UVALDE, Texas — Uvalde CISD has scheduled a hearing to fire Police Chief Pete Arredondo, who has faced heavy criticism for law enforcement's failed response to the Robb Elementary shooting.
Trustees met behind closed doors Monday evening to discuss matters related to the termination hearing for Arredondo, which has now twice been postponed. The meeting will be held on August 24 at 5:30 p.m., and will be open to the public.
Superintendent Hal Harrell last month recommended that Arredondo be fired. Many in the community, including family members of the victims, want him removed from his post.
Both Uvalde residents and state officials said Arredondo could have done more to save those killed in the May 24 massacre, where 19 children and two teachers were killed by an 18-year-old gunman.
Texas DPS identified the chief as the on-scene commander, and he made the decision to treat the situation as a barricaded suspect, not an active shooter. Even as children called 911 from inside the classroom with the shooter, heavily armed law enforcement waited to breach the room for over an hour.
The agenda item for Monday's meeting, which begins at 7 p.m., specifically says executive-session discussion will include "attorney consultation" regarding a termination hearing, including "procedural rules" and "updates on legal issues surrounding Robb Elementary property."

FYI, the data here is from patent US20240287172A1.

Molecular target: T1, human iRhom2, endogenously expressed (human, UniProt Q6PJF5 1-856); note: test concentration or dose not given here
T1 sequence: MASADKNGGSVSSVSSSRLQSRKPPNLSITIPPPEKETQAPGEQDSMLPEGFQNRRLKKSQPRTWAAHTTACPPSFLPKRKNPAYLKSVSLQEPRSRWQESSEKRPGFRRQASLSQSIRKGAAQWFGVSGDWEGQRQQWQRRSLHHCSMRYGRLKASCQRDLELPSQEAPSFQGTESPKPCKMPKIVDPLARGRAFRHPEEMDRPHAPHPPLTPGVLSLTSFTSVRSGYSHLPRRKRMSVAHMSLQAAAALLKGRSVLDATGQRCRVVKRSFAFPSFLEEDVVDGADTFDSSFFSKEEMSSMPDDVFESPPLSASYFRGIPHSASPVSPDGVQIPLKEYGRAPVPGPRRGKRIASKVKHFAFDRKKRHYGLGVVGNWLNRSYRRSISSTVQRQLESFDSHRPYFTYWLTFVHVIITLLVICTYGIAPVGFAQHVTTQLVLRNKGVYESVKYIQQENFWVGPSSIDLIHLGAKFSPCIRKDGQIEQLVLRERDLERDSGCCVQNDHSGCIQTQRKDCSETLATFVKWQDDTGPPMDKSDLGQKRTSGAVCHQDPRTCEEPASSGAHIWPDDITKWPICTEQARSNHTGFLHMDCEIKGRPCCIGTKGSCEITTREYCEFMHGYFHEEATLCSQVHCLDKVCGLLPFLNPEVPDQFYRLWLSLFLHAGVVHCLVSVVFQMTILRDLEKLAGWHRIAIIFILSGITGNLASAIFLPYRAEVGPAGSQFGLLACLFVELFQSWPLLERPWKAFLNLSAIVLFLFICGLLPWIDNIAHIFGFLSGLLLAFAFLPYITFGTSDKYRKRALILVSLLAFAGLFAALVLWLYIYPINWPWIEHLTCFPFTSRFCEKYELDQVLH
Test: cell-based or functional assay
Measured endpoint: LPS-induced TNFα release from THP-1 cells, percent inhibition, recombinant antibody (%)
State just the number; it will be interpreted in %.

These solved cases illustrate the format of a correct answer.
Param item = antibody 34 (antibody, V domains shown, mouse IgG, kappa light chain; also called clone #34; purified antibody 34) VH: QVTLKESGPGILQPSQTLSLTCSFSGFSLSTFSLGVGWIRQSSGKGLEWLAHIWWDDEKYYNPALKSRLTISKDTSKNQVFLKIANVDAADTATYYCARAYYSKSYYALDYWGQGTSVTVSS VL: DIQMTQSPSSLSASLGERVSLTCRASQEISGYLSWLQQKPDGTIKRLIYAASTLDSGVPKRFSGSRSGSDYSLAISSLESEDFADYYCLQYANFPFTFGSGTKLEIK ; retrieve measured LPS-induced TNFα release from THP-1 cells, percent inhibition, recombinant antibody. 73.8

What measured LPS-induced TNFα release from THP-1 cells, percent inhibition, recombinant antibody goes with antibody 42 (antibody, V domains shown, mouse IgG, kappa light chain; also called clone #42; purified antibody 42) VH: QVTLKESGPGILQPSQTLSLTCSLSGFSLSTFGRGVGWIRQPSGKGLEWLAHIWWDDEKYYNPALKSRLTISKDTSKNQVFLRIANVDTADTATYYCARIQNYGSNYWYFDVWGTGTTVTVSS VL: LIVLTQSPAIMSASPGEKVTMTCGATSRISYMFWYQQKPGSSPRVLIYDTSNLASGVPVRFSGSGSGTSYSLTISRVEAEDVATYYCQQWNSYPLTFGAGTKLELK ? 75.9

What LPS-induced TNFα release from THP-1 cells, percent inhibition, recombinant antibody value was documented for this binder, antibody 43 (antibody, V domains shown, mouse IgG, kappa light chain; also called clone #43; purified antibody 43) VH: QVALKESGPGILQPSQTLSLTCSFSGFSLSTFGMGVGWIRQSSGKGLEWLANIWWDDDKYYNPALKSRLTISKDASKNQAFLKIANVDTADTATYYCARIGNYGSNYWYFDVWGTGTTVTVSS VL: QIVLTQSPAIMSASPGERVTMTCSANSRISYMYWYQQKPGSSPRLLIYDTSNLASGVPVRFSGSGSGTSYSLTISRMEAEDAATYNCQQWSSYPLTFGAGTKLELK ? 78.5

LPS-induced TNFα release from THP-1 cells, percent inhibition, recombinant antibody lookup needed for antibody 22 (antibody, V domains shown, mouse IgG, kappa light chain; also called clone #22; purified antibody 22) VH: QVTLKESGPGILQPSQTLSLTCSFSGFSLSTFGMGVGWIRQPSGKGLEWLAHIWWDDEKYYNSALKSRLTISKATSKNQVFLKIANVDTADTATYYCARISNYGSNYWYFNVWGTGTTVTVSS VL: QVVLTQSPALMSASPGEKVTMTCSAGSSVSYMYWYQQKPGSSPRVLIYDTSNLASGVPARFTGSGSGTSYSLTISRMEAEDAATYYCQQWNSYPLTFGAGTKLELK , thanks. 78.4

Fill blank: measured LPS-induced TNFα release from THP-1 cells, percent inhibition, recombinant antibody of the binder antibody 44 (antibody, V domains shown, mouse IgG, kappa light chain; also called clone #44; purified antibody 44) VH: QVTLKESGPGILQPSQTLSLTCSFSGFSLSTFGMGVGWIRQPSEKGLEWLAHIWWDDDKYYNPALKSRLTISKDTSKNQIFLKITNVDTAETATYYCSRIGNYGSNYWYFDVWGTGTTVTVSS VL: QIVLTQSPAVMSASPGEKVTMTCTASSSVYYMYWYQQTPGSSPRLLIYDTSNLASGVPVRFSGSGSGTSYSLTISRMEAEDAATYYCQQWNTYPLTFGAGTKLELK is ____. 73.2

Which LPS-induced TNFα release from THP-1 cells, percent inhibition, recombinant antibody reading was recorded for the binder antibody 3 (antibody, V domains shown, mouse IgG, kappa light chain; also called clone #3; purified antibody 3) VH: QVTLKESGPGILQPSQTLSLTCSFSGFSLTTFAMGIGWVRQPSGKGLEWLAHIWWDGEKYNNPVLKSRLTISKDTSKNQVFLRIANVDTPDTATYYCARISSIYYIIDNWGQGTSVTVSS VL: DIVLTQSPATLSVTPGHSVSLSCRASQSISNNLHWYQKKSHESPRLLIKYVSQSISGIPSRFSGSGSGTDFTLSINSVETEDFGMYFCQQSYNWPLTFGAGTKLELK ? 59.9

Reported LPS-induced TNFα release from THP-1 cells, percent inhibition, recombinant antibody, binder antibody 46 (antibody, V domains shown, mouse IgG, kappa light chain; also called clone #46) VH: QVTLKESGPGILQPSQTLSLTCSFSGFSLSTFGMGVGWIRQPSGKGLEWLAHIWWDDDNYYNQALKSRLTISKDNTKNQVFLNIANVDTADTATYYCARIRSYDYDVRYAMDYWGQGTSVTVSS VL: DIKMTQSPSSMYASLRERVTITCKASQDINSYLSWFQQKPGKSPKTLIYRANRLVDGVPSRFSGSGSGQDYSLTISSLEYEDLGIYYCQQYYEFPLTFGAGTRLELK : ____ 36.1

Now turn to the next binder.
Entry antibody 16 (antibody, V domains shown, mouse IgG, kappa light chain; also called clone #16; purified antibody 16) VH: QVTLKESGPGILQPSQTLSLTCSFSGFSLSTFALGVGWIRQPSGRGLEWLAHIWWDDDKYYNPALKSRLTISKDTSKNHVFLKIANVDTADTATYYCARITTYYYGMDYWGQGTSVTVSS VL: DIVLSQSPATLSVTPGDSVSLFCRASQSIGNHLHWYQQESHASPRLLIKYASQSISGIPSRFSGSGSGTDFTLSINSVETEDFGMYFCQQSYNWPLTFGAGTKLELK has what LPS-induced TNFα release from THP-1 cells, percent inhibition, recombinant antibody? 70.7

Legally, the district cannot terminate Arredondo's contract without first detailing their reasons for firing him and allowing him to defend himself.
This meeting has been pushed back several times, with Arredondo's lawyer omre recently citing a scheduling conflict.
Arredondo has been on unpaid administrative leave since July 22, and will remain there for the time being. He has already stepped down from his seat on Uvalde City Council after winning his election shortly before the shooting. He did not attend any meetings before resigning.
Texas law enforcement regulators said they had received almost daily emails demanding that Arredondo’s policing license be revoked, but officials say it isn’t that simple under state law. One complication is that Arredondo’s firing, should it be approved, would have to be categorized as either an honorable, general or dishonorable discharge.